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According to the 2018 Online Reviews Survey by ReviewTrackers, Google is outpacing other review platforms like Yelp, TripAdvisor, and Facebook in terms of growth in online reviews.
Simply put: the search engine giant is dominating the review market.
- 64 percent of consumers say they are likely to check reviews on Google before visiting a business — more than any other review site.
- 21 percent agree that Google reviews are one of the most important factors in their search for a local business, ranking them as more influential than pricing information, proximity, and search engine results pages (SERPs).
- Google has also become the No. 1 site for online reviews, reinforcing the trend where sites that focus primarily on reviews (ex: Yelp and TripAdvisor) are experiencing less growth than sites where consumers are likely to already have user accounts (Google and Facebook), and therefore experience less friction in leaving reviews of businesses.
Why Try to Get Google Reviews?
Proactively requesting or asking customers for reviews — on Google or on any other review site — has become a go-to marketing strategy for top brands and businesses.
According to research, businesses that proactively request for reviews enjoy higher ratings (average of 4.34 stars) than those that simply wait for unprompted reviews (3.89 stars).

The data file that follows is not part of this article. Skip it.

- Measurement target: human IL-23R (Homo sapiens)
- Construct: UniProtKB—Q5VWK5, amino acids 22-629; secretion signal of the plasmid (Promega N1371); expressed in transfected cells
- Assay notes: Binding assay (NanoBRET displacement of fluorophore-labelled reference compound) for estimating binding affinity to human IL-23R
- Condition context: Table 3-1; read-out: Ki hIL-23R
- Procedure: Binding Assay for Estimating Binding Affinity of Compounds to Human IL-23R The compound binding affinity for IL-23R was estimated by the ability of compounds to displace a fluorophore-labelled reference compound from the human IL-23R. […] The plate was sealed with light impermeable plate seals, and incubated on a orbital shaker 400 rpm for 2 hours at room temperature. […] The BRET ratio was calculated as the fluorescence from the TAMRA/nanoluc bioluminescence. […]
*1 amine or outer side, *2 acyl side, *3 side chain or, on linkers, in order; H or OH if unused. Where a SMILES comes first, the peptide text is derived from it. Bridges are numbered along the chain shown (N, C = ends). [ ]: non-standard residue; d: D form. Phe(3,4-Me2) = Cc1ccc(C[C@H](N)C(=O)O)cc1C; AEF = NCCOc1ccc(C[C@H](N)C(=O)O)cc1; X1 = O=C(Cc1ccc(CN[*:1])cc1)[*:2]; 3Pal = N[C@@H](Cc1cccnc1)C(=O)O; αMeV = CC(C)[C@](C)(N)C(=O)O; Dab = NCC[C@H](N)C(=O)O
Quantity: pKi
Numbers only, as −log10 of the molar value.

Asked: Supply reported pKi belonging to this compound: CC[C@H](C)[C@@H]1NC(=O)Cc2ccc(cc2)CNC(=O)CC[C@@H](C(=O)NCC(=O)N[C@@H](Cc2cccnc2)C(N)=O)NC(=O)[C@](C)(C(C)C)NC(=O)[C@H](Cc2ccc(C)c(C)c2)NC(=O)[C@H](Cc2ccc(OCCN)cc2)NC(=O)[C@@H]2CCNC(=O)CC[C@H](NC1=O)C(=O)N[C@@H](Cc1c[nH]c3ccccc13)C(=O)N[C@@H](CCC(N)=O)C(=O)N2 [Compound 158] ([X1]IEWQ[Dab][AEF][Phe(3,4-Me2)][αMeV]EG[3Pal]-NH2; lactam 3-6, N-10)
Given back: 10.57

Asking customers for Google reviews also tends to produce reviews that have a higher percentage of 5-star ratings; these are likely to remain steady over time. Unprompted reviews, on the other hand, claim a larger share of 1-star ratings; over time, the overall rating tends to drop.
Of course, not all reviews generated by your “asks” are going to be positive. But that’s not necessarily a bad thing. Negative reviews can create structured opportunities for business improvement, while positive reviews can give you better guidance on what you are doing right.
The question is: how to get reviews on Google?
Requesting Google Reviews? First, Some Important Things to Remember
Before your business gets started with asking customers for reviews, please take into consideration these key points:
Claim your Google My Business profile. If you haven’t yet signed your business up on Google, do so immediately. Otherwise, you won’t be able to manage your business information on Google Maps and Search, or respond to the reviews that may come from your review requests.